Open a Spousal RRSP

The decision to leave the workforce is a personal one, and there are other factors to consider beyond the financial implications. If you do choose to leave the workforce for an extended period, your partner can choose to contribute to a spousal RRSP. A spousal RRSP will give your spouse the tax break during the year they contributed but will be available to you in retirement.

Spousal RRSPs can also be useful to minimize your taxable income in retirement, by spreading your retirement nest egg across two accounts. You can easily open a Spousal RRSP with a robo-advisor or online brokerages.

Investing more aggressively

If you’ve been keeping your retirement savings in high-interest savings accounts and GICs, it’s time to rethink your strategy and choose a more aggressive investment strategy. If you’re new to investing, the easiest way to get started is to sign up for one of the best robo-advisors in Canada.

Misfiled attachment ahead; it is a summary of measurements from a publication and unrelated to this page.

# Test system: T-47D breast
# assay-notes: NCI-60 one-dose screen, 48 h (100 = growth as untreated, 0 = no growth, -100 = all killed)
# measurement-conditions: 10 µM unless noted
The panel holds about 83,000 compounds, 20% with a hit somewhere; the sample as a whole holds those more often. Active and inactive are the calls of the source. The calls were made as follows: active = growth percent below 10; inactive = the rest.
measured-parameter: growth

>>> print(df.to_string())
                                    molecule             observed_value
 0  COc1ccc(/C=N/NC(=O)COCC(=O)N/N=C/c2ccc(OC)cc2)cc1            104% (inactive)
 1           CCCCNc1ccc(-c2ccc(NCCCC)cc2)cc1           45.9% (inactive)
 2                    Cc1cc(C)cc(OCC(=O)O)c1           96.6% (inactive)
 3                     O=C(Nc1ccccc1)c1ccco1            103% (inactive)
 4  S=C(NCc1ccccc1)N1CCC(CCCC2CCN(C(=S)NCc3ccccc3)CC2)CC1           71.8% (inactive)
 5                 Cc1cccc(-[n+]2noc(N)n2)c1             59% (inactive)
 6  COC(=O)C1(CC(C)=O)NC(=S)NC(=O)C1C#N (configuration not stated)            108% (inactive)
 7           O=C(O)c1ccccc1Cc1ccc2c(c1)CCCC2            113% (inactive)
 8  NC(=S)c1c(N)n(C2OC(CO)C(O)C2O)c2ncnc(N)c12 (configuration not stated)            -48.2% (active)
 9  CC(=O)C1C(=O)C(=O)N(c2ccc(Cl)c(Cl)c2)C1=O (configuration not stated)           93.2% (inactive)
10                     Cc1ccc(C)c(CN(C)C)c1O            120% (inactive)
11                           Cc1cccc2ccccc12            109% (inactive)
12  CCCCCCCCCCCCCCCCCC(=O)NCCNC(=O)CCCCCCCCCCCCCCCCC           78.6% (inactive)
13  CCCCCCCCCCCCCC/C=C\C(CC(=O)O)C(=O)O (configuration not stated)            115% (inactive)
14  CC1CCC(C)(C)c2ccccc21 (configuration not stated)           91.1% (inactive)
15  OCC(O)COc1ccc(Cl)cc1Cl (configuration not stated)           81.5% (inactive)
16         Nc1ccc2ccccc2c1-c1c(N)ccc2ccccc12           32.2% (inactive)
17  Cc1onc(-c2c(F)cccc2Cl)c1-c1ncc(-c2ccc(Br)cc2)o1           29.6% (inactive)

Robo-advisors might sound like an intimidating term, but these companies make use of automated technology and intuitive questionnaires to design a portfolio that matches your risk tolerances and is optimized for your investment horizon. Most robo-advisors, like Wealthsimple, in Canada use ETFs to build your portfolio, and they rebalance automatically on your behalf. All you need to do is sign up and start making contributions.

If you’re comfortable with DIY investing and want to save money on fees, think about using an online brokerage. Although they don’t offer any financial advice, online brokerages charge almost no fees and you can build your own portfolio. Some even offer zero-commission trading. With self-directed investing, you are the boss and fully in control of your money.